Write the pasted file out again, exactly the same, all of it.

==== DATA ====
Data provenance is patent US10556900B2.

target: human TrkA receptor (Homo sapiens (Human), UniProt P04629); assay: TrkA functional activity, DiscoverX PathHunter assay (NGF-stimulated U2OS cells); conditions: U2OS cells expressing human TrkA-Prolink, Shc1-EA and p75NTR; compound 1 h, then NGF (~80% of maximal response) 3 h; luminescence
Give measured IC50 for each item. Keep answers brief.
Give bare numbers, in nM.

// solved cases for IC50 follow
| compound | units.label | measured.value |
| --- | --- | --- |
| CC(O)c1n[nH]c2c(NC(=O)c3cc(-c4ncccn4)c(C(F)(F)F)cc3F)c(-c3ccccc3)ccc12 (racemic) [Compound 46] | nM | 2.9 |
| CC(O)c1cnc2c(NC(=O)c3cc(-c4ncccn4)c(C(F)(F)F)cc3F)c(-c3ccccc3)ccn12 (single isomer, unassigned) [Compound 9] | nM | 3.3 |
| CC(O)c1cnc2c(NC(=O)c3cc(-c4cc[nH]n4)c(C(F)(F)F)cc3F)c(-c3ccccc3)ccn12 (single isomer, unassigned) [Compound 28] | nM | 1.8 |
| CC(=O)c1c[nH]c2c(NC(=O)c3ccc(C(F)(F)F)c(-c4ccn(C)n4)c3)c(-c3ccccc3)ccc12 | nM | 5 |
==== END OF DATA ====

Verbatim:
Data provenance is patent US10556900B2.

target: human TrkA receptor (Homo sapiens (Human), UniProt P04629); assay: TrkA functional activity, DiscoverX PathHunter assay (NGF-stimulated U2OS cells); conditions: U2OS cells expressing human TrkA-Prolink, Shc1-EA and p75NTR; compound 1 h, then NGF (~80% of maximal response) 3 h; luminescence
Give measured IC50 for each item. Keep answers brief.
Give bare numbers, in nM.

// solved cases for IC50 follow
| compound | units.label | measured.value |
| --- | --- | --- |
| CC(O)c1n[nH]c2c(NC(=O)c3cc(-c4ncccn4)c(C(F)(F)F)cc3F)c(-c3ccccc3)ccc12 (racemic) [Compound 46] | nM | 2.9 |
| CC(O)c1cnc2c(NC(=O)c3cc(-c4ncccn4)c(C(F)(F)F)cc3F)c(-c3ccccc3)ccn12 (single isomer, unassigned) [Compound 9] | nM | 3.3 |
| CC(O)c1cnc2c(NC(=O)c3cc(-c4cc[nH]n4)c(C(F)(F)F)cc3F)c(-c3ccccc3)ccn12 (single isomer, unassigned) [Compound 28] | nM | 1.8 |
| CC(=O)c1c[nH]c2c(NC(=O)c3ccc(C(F)(F)F)c(-c4ccn(C)n4)c3)c(-c3ccccc3)ccc12 | nM | 5 |